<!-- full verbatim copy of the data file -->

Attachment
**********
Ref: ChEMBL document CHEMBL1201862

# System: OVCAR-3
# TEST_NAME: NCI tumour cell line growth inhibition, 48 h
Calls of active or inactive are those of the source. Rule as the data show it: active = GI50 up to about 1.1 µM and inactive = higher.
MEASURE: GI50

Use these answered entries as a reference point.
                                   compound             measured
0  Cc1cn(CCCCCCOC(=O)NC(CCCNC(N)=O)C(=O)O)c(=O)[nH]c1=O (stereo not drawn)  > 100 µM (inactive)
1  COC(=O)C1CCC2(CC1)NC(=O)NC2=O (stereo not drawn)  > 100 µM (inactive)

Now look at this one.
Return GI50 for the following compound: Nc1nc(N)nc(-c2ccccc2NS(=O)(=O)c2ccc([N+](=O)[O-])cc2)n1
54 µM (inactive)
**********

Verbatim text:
Ref: ChEMBL document CHEMBL1201862

# System: OVCAR-3
# TEST_NAME: NCI tumour cell line growth inhibition, 48 h
Calls of active or inactive are those of the source. Rule as the data show it: active = GI50 up to about 1.1 µM and inactive = higher.
MEASURE: GI50

Use these answered entries as a reference point.
                                   compound             measured
0  Cc1cn(CCCCCCOC(=O)NC(CCCNC(N)=O)C(=O)O)c(=O)[nH]c1=O (stereo not drawn)  > 100 µM (inactive)
1  COC(=O)C1CCC2(CC1)NC(=O)NC2=O (stereo not drawn)  > 100 µM (inactive)

Now look at this one.
Return GI50 for the following compound: Nc1nc(N)nc(-c2ccccc2NS(=O)(=O)c2ccc([N+](=O)[O-])cc2)n1
54 µM (inactive)